It is so maudlin that unless you’re a regular Zweibel reader following his travails, you probably won’t enjoy it.
What real-life events/people were mentioned?
Tom Cruise. Jenny McCarthy. Tom Hanks. The Wayans family. Tom Green. Drew Barrymore. Randy Quaid. Meg Ryan. Walter Matthau. Jack Lemmon. Harry Dean Stanton. Molly Ringwald. Robin Williams. Mark McGwire. Steve Dasbach. David Bergland. Harry Browne. Don Henley. Paul Lynde.
All of the actors are mentioned in Jackie Harvey’s Hollywood column, while Mark McGwire is part of the “Most Frequently Uttered Phrases At 5 A.M.” infographic.
Dasbach, Bergland and Browne were all Libertarian Party officials featured in “L.A. Efficiency Chosen As Site Of 2000 Libertarian Convention,” with Browne being the 2000 presidential nominee. Henley is mentioned in passing, with the convention playing a song by him.
Paul Lynde, who had been dead for 18 years at this point, randomly pops into the Gemini horoscope this week.
Most “Hey, it’s 2000!” reference
So many possibilities! Any reference to the E! channel’s “Wild On” show is automatically a contender, but I have to give it to the “No, I don’t want to switch to MCI” entry in “Most Frequently Uttered Phrases At 5 A.M.”
MCI, obviously, is no longer a company, though you can still find a street sign or two in Washington, D.C., directing you to the MCI Center (now Capital One Arena). But that’s not the only dated concept. I mean, companies come and go. But how many people would have predicted the irrelevance of the long-distance phone market by 2020? Ask young people about long-distance phone rates and see what happens.
Was Bill Clinton mentioned? Was an animal quoted?
A tumor is not an animal, so no.
What was the best horoscope?
This is one of my favorite horoscopes so far, and I encourage you to read further. I have to give the award to Aquarius just for accidentally being topical in 2020:
Aquarius | Jan. 20 to Feb. 18
You will awake from a horrible nightmare in which you lived in a racially and economically divided caste-based society.
What holds up best?
One of my favorites from this issue is something I haven’t discussed yet: The Onion’s “What Do You Think?” feature, this week focusing on “The Dot-Com Fallout.”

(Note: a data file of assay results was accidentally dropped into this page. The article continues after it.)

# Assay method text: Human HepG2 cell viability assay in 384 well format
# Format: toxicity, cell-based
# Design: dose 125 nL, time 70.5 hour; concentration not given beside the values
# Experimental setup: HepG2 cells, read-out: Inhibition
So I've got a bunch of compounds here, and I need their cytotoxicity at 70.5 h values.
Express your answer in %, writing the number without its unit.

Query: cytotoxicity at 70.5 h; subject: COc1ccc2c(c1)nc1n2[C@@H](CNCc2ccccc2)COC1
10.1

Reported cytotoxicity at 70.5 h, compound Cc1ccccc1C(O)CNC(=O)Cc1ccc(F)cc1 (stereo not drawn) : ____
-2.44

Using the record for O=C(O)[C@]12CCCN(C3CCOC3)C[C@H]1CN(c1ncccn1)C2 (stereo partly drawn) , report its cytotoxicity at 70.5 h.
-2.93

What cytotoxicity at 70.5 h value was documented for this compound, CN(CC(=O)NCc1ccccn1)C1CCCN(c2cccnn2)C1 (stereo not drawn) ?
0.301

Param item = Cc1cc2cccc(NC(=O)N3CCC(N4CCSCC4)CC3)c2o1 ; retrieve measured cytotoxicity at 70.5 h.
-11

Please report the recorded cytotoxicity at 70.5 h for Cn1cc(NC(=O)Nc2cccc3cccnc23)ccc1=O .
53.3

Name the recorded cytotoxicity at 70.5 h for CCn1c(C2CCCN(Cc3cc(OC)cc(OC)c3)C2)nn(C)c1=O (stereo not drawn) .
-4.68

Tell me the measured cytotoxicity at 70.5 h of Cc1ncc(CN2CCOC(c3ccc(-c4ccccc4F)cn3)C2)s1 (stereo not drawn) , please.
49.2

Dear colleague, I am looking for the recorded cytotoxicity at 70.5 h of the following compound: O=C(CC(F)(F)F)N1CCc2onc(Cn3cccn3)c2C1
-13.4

We’ve been living through the 2nd era of giant tech startups, some redefining our lives (Facebook, Airbnb, Uber) and some being colossal failures (Theranos, Juicero, etc.). The 1999-2000 dot-com era looms over all of that. What holds up best for me is the statements that could apply to any stock market cycle:
"You mean I can no longer expect to enjoy a grossly overinflated market cap for my unprofitable, $200-million-in-debt Internet start-up? That's not fair!" — Larry Barnett, entrepreneur
"Looks like yet another megatrend has come and gone without affecting me in any way whatsoever." — Ned Huang, dishwasher
What holds up worst?
“Secretary Pretty Sure Vending-Machine Guy Is That Uncaptured Serial Rapist” doesn’t play as well in 2020, even if every office has that one conspiracy theorist.
This is one of many Onion stories in 2000 set at local blue-collar businesses, all of which have probably been decimated in the past 20 years. There’s no joke here — just noting a big cultural and economic shift that would cause these stories to be written differently today.
What would be done differently today?
Putting aside coronavirus, which couldn’t have been anticipated back then, I assume there would have been more political coverage. I actually like that The Onion gave space to the Libertarians — everybody deserves to be satirized!
What was happening in the real world?
New “Harry Potter” book brings big promotional push. Bashar al-Assad elected Syrian president. Iraq restarts missile testing. Human genome conquered, say two groups of scientists. Supreme Court upholds Miranda rule, rejects partial-birth abortion law. Elian Gonzalez, father return to Cuba. NASA’s Mars Global Surveyor suggests water on Mars. NYT: Vocational training is fading. Corporate deals: Philip Morris to buy Nabisco, while Vivendi to buy Seagram. “Poll Finds Optimistic Outlook But Enduring Racial Division.” Mexico’s ruling party ousted after 71 years. Are B2B websites an anti-trust issue? High gas prices are a campaign issue. Civil unions become law in Vermont. US, Vietnam reach trade deal. Tobacco company fined $144.8 billion by Florida jury. Sports: Lakers defeat Pacers; Tiger Woods wins U.S. Open by 15 shots; Venus Williams wins first Wimbledon; Yankees, Mets play doubleheader — one game at each park. “Bargains on web fade as retailers push for profits.”